• Defeating the coronavirus is primarily premised on individual responsibility besides strict adherence to COVID-19 health protocols.
•We must all make it our cardinal civic duty to protect ourselves and others from this invisible enemy, through social and physical distancing, wearing masks, regularly washing and sanitizing hands.
In their speeches to the Nation since March 19 when Kenya recorded her first case of COVID-19, President Uhuru Kenyatta and Health CS Mutahi Kagwe have consistently reiterated the value of personal discipline and sacrifice in the fight against the pandemic.
Defeating the coronavirus is primarily premised on individual responsibility besides strict adherence to COVID-19 health protocols.
We must all make it our cardinal civic duty to protect ourselves and others from this invisible enemy, through social and physical distancing, wearing masks, regularly washing and sanitizing hands.
However, following the lifting of the cessation of movement into and out of Nairobi on July 6, and easing of the curfew from 7pm to 9pm, disturbing trends have emerged indicating that many Kenyans are yet to fully grasp the enormity of the threat posed by the coronavirus.
The regression is manifest in social places like bars, restaurants and wine and spirits shops operating with lax impunity in blatant disregard for COVID-19 prevention measures. This not only exposes those patronizing such places to the risk of infection but also innocent persons they happen to come into close contact with.
Indeed, quite a number of Kenyans have mistakenly assumed that easing of restrictions meant that the disease was no longer a mortal threat. Hence the business-as-usual attitude seen in the rising number of people arrested for contravening COVID-19 regulations.
Another undesirable trend is the resumption of political gatherings. Our political class should emulate the religious institutions, who are observing rules set out by the Inter-Faith Council, regarding phased re-opening of places of worship.
It is not disputed that life must continue and that we have to put food on the table and meet other basic needs but no need for reckless behavior.
We must also address some misconceptions, for example that COVID-19 is a disease for people living in Nairobi and its environs which is not true. The virus does not discriminate and can infect anyone young or old, poor or rich, urban or rural.
This grim reality speaks to a collective right and responsibility to protect each other from the disease. As Kathryn Sikkink, Professor of Human Rights Policy at the Harvard Kennedy School writes, “To protect our collective right to health in the current pandemic situation, we need to balance our individual rights with collective responsibilities.”
This balancing of rights and responsibilities, she argues, is recognized in the Universal Declaration of Human Rights which talks of “duties to the community” as part of individual civic responsibility.
We are exhorted to protect others and not just ourselves from the coronavirus. This collective duty is anchored on personal sacrifice, the ability of each one of us to forego certain personal desires so that others may remain safe. It is no longer about ME but WE.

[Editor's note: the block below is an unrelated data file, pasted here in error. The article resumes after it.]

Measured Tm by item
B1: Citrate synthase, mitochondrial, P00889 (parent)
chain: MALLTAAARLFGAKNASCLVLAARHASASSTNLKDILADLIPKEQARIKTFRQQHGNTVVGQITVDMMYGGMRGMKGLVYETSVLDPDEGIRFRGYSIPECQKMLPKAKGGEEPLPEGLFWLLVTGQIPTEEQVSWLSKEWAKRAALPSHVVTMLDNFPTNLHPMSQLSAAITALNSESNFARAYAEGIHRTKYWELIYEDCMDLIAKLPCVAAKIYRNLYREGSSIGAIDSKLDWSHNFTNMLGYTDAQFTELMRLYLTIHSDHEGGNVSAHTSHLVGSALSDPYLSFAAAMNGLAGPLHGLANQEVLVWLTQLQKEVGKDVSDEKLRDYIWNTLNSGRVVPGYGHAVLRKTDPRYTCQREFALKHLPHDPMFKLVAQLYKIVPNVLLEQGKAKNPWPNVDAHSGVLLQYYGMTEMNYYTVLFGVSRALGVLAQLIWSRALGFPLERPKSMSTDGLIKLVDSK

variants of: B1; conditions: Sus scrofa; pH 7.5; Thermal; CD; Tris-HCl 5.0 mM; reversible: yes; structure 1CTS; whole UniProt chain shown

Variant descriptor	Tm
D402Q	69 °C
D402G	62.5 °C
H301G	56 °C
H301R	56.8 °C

But even we progress the full-scale war on COVID-19, we must not lose sight of another equally insidious enemy. The same vigor directed at combating COVID-19 must be applied to preventing and countering violent extremism (PCVE). Like the coronavirus, extremist violence and terrorism lurk in our midst waiting to attack.
Although COVID-19 containment measures like the ban on public gatherings may have, to an extent, reduced opportunities for extremist attacks on the population, the threat however remains real.
Unfortunately, terrorism is viewed by some as a problem afflicting communities living in north eastern and coastal regions. However, the attacks at Dusit and Westgate served as a poignant reminder that extremists can strike where least expected, so we must remain vigilant.
In addition, PCVE experts warn that radicalization and recruitment to violent extremism is gaining traction in what were previously considered non-hot spot counties, where suspicion of extremist activity is low. Like COVID 19, extremist violence may spread virulently in our communities if not checked.
Importantly, PCVE efforts should focus on the drivers of extremist violence currently being exacerbated by COVID-19, like unemployment, hunger, poverty, marginalization, exclusion and gender discrimination and violence.
As political scientists Nisha Bellinger and Kyle Kattelman correctly state, “Across the developing world, the coronavirus is magnifying existing societal problems, worsening food and financial shortages that give rise to terrorist violence.”
All said, personal sacrifice is paramount if we are to defeat the twin enemies of COVID-19 and violent extremism. Personal sacrifice entails denying ourselves unnecessary social interactions while maintaining vigilance against suspicious activities around us.
Personal sacrifice means strictly observing COVID-19 control measures while refraining from spreading misinformation, propaganda and fake news on social media. It is about exercising fortitude in these hard times while not being complacent about our own safety and security and those around us.
It also about sharing the little we have to alleviate the suffering of others, while reaching out to the vulnerable among us.
Above all, it’s about being each other’s keeper. That way, we shall ultimately vanquish both the virus and violent extremism. Our personal sacrifices are heroic in one way or the other.
Mwachinga is an Advocate of the High Court of Kenya and a Partner at Viva Africa Consulting LLP. [email protected]